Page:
…….6: don’t go into this business with “Blood Money”, Blood money is all the money you have, with no room for error. You need to have a money reserve to pay your bills and support your family for at least 4 to 6 months, if not longer. This is not a business with over night success, it takes time to build, enjoy the journey, and realize the destination could take some time to get too……..
This is a very good point. I’ll add that if you need to finance the purchase of the cart, you are adding to the risk of getting in the business. Nothing worse than starting up and then not making what you had planned, and having a monthly payment to add insult to injury.
All of the startup costs involved in starting my own business were from saved “mad money” that I had squirreled away for a couple of years. I paid for the cart, vehicle, licensing, registration, and one years insurance from expendable money. So that if it was a failure, I could sell off the assets of the business and walk away with my tail between my legs.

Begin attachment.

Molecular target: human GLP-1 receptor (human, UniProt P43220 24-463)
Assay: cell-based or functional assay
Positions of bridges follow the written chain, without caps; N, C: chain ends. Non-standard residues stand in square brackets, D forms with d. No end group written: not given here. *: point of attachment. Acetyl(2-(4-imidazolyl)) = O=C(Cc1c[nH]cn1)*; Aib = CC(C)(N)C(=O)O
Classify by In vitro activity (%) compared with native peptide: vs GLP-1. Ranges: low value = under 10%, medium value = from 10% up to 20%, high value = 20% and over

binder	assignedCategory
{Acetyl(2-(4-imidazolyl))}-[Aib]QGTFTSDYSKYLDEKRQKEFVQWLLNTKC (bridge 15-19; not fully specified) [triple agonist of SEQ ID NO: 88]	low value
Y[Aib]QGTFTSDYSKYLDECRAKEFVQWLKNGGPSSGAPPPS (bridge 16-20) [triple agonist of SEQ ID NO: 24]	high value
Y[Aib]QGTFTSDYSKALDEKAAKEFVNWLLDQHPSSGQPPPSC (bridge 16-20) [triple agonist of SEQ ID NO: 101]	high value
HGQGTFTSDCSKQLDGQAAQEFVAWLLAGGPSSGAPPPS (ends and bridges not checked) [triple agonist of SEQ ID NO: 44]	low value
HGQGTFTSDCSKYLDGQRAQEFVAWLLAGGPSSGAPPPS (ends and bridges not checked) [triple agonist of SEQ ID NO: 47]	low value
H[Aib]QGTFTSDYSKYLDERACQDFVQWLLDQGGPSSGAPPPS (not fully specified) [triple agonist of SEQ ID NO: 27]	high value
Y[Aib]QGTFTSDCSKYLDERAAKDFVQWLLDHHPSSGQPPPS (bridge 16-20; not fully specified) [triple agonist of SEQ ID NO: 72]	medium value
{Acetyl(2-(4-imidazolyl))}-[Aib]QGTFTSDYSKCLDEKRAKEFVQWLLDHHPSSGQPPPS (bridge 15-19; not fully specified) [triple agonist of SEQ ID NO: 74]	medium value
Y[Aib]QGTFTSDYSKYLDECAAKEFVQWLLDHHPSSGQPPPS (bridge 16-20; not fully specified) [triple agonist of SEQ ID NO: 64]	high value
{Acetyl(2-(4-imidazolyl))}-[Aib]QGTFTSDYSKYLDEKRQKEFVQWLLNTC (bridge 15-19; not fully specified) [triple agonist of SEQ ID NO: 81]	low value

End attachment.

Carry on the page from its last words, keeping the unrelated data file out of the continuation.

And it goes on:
As it turned out, the business met/exceeded my expectations (which were pretty low to begin with) and I plan to be in business for a while. Don’t think that you will be netting a couple hundred a day, no matter what the cart manufacturers tell you. They should have a disclaimer like all these weight loss programs that parade skinny chicks on TV. “Results not typical, your results may vary………”
As far as checking out a cart before buying – it is highly recommended. Even if you’ve never seen one before. Anyone with common sense can see a piece of chit when it is in front of them. I was lucky enough to live within driving distance of a cart manufacturer and was able to see what I was buying and the facilities it was made in. These people had mobile kitchens the size of motorhomes that they were making for people like the American Red Cross. It was obvious that hot dog carts were child’s play for these folks.
If you aren’t near a manufacturing facility, you should check the local dept. of consumer affairs and the local BBB where they are located to see if there are any complaints. Of course, on the internet, you might see a complaint or two, but look out for a consistent pattern of behavior.
Maybe talk to a fellow hot dogger and see what they have, and who made it.